Jump to content
  • 0
bojan1990

Problems with polishing a watch case

Question

Hello,

currently, I am experimenting with polishing an old watch case made out of stainless steel. I polish everything with hand, I am basically tried to follow the tutorial made by Nickolas Hacko here http://www.clockmaker.com.au/rolex/rolex_case_polishing.html I started with P220, moved to P800 and P1500. However, the scratches were still visible, so I continued with Silicon Carbide 1200/4000 (I would say this is the finest sandpaper I had). After that, I proceeded with the polishing paste, but the little scratches were still visible (not at the whole surface, but parts of them). I also noticed that the flat parts (side surfaces) were better polished compared to the front (oval) surfaces of the watch. Probably due to the straighter moves I had to make in this area. Any ideas what to do next or where I made mistake?

Thanks!

Share this post


Link to post
Share on other sites

Recommended Posts

  • 1
2 hours ago, Geo said:

Put simply, burnishing moves metal, buffing removes metal!

Succinctly put Geo.

@bojan1990 patience is the key. Each time you move up a grade you have to make sure that you remove all of the marks made by the previous grade before going up again. Use good quality wet/dry paper with water to help prevent clogging, and rinse the piece thoroughly between grades to ensure that there are no loose particles from the previous paper to foul the subsequent step.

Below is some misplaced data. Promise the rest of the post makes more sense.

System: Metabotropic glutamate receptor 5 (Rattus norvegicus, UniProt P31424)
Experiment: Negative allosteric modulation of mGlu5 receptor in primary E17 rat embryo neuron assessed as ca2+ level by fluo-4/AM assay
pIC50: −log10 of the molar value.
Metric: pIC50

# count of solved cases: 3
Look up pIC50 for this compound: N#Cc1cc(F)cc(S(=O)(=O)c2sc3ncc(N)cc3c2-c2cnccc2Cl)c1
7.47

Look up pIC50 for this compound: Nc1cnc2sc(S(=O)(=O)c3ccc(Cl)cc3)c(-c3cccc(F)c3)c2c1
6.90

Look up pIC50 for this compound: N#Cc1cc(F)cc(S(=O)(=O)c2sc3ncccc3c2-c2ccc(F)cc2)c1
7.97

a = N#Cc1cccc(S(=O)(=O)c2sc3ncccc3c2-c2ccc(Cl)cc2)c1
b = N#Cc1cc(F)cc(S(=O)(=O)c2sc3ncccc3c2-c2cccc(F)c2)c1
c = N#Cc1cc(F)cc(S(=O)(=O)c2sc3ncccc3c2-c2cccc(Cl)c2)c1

You shouldn't really need to go above 2500 grit, after which switch to a polish like Solvol AutoSol on a soft rag and keep going until you get a deep lustre, then if you really want a top finish buff it up with a red Selvyt cloth. It works for me every time.

You can speed things up using a Dremel with a soft mop when you get to the Solvol stage but be careful to preserve the contours and lines of the case. They can disappear very fast and then they're gone.

 

 

 

Edited by Marc
pics removed

Share this post


Link to post
Share on other sites
  • 1
3 hours ago, bojan1990 said:

Marc, thanks for the help. I do have some questions related to the sandpaper:

1. Sandpapers that I have are P220, P550, P800, P1000 and P1500. How to know if they are made to be used with or without water applied?

2. Along with the above mentioned sandpapers, I do have Silicon Carbide 800/2400 and 1200/4000 sandpapers. I am not sure which grade are they, since there are two numbers presented on them. They are very very fine and distinguish themselves from the rest of the sandpapers. All of the sandpapers that I have (both P and Silicon Carbide) are circular shaped. 

3. I bough a polishing paste here in Germany, it says that the grade is 4 (medium) and the shine level is 7. The paste is pure white, density is a little bit less than the tooth paste, similar to Solvol AutoSol. May I use it for the final touch?